"Today’s cloning process, like the methods of creating life used by Dr.
Frankenstein, arouse a controversy of morals and ethics," might be an appropriate topic sentence. Frankenstein “borrowing” body parts from the dead and cloning borrowing genetic material from donor eggs or embryos--which some people believe are living human beings--in order to create life. in English language arts and is a licensed teacher. She is mother to four children, two adopted internationally, and has had small businesses involving sewing and crafting for children and the home.
Upon his father’s death, after he has lost everything dear to him, Victor swears to dedicate his life to seeking revenge on the beast that has ruined him.
“I was possessed by a maddening rage when I thought of him, and desired and ardently prayed that I might have him within my grasp to wreak a great and signal revenge on his cursed head,” pg 186.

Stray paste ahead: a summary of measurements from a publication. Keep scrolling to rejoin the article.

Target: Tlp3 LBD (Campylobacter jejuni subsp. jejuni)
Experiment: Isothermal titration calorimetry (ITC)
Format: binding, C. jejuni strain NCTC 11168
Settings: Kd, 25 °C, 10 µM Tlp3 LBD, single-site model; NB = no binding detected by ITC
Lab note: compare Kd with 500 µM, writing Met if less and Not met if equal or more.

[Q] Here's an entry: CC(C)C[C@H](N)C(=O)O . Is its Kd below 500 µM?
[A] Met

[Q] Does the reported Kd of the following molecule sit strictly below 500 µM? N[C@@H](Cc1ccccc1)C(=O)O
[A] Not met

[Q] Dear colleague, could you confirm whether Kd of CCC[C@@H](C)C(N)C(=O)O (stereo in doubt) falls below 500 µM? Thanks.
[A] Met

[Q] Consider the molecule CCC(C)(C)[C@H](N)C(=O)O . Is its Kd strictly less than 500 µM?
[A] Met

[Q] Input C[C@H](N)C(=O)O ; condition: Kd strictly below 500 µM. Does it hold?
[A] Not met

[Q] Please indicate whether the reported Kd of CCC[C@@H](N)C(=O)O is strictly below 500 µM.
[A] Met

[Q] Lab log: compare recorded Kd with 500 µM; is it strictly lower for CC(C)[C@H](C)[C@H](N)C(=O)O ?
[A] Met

Victor’s quest for revenge was strengthened by the despair he felt he had created ultimately created for himself.
His creation, his monster, was the source of the destruction of his life.
Mary Shelley wrote the iconic book, “Frankenstein,” in 1818 at the young age of 19.
Already a mother and a wife, Shelley was tortured by thoughts of deformed and dead children.
According to the Human Genome Project, there are three types of cloning: DNA, therapeutic and reproductive cloning.
DNA cloning involves transferring DNA from a donor to another organism.